I just climbed with a murloc deck from Platin 9 to Diamond 10 and encountered several Demon Hunters who just played badly. About two-thirds of them didn't read the card texts, and cleared Murloc Warleaders or Grimscale Oracles last, after taking unnecessary amounts of damage and losing minions to the extra +2 or +1 attack. One even played Warglaives of AzzinothBADCARDNAME and cleared 4 murlocs, the Murloc Warleader last!
This made me wondering, how the Match making is done. Is the upper end of Platin still very low skilllevel, or is skilllevel just an euphemism for winrate? So instead of some weigthening algorithm, that evaluates how the player compares against decks of the same strength, MMR is just done by deck strength alone? Does anyone know more about the new MMR, and how strong decks play a role in this?
It is mostly based on winrate alone. If the deck is too good that you can pilot it with no thought, then the skill level gets lower.
Lemushki - The one and only since 2006
How would you measure skill objectively?
By comparing your winrate against the winrate overall of the deck you're piloting. For at least all the people that play meta decks, there is a lot of data to compare against. And if you really play a deck that is different to all metadecks by like 4 or more cards (just spitballing here) then by winrate alone.
Quote From ErodosHow would you measure skill objectively?
Measuring skill is bound to too many variables, as in, how do you define a list within an archetype? Error margin would be too high.
More likely, the people you encountered had a good MMR simply because they were playing DH, and getting good winrates despite poor skills or low attention...
We simply don't know how the mmr gets calculated and that's a good thing. Otherwise some players would exploit it to win more games.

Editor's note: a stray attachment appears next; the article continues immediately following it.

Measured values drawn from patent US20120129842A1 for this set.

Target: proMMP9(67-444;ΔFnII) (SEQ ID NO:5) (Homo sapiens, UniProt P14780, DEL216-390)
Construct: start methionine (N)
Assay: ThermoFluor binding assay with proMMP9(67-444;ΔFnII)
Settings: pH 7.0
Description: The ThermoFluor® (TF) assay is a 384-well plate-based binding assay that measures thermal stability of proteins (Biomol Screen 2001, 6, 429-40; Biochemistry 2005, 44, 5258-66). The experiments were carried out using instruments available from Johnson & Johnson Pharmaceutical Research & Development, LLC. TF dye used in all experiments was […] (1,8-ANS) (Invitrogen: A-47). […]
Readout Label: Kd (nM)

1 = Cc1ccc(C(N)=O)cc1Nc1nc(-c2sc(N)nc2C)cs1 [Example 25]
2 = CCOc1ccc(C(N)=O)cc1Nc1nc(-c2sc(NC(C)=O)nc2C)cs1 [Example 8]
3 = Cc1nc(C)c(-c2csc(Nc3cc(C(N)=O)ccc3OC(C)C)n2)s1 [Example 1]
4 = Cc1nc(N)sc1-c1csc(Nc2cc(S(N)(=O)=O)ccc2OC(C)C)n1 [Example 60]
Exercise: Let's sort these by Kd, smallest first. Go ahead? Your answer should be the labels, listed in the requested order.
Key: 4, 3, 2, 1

You can't measure skill though.
As others have noted, there is no reliable way to measure skill. But I've noticed the same thing as you, specifically with Demon Hunters. Here's my theory: new players with very small collections can access far more cards for Demon Hunter than they can for other classes, and newer players are more likely to make those clumsy mistakes. I'm certainly not trying to be insulting, and I've obviously made my share of dumb moves, even after having played for years. It makes sense, however, that many inexperienced players have been climbing quickly with DH, because of how OP so many of the cards are, even after 2 rounds of nerfs.
"Be excellent to each other." -Bill and Ted
I know I'm late to the discussion but here's my take based on my experience with MMR in other games where it's a bit more transparent and my Hearthstone play experience.
I'm fairly certain that MMR is calculated using your WR vs the WR of you opponents over a number of games with a modifier for your ranking (both highest in previous season and current). I don't think it takes into account the type of deck you are playing at all.
This method of calculating MMR (WR vs opponents WR modified by ranking) ensures your MMR has a floor cap (because of the ranking modifier) and fairly accurately pits you against players of similar skill levels. However I generally find that in the lower rankings I am playing less skilled players which only propels me into the higher ranking with higher skilled opponents faster. All things considered I think its about as fair as a system can be in this type of game.
Quote From ElfensilverBy comparing your winrate against the winrate overall of the deck you're piloting. For at least all the people that play meta decks, there is a lot of data to compare against. And if you really play a deck that is different to all metadecks by like 4 or more cards (just spitballing here) then by winrate alone.
Do you have any evidence you can cite for this claim? I've never seen anything from Blizzard that suggests this, nor have I seen anyone else online claim that it's true.
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